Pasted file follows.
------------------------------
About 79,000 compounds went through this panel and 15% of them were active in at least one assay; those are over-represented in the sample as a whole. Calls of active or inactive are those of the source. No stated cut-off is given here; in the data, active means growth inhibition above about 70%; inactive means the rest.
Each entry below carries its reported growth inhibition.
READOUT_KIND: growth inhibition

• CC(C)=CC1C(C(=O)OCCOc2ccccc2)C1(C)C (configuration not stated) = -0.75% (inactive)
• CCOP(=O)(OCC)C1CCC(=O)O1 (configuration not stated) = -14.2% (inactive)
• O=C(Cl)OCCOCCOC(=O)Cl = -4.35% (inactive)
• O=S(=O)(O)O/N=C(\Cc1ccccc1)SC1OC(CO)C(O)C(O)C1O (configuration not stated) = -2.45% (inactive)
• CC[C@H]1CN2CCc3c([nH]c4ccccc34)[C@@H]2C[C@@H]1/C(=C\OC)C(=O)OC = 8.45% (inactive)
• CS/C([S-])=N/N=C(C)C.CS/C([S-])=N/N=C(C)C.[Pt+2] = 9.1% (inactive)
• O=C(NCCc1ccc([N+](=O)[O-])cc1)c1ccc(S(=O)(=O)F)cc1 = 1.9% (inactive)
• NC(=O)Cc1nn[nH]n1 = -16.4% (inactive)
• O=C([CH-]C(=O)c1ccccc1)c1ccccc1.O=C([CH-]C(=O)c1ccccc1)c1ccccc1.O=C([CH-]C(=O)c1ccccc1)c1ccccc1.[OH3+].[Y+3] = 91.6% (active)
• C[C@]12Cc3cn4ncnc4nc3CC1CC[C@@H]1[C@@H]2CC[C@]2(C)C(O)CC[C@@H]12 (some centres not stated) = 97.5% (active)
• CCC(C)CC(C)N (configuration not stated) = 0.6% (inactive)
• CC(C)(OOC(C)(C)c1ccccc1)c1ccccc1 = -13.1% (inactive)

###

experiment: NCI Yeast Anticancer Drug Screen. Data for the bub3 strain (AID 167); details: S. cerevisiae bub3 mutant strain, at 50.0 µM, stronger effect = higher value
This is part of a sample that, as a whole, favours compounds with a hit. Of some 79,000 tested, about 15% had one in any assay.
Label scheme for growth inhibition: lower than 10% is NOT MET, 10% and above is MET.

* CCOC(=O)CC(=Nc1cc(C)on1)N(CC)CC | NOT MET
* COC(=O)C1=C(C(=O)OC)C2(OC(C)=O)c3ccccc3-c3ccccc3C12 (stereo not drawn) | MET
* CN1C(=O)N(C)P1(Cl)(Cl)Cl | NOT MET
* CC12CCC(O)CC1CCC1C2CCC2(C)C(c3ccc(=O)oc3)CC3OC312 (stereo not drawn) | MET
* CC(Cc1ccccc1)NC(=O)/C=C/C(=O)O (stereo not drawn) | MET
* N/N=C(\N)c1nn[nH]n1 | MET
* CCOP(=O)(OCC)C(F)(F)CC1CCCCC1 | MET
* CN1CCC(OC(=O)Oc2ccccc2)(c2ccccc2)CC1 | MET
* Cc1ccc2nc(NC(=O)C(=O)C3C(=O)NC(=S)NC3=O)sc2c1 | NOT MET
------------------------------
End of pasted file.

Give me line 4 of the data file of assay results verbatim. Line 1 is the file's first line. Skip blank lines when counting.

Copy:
• CC(C)=CC1C(C(=O)OCCOc2ccccc2)C1(C)C (configuration not stated) = -0.75% (inactive)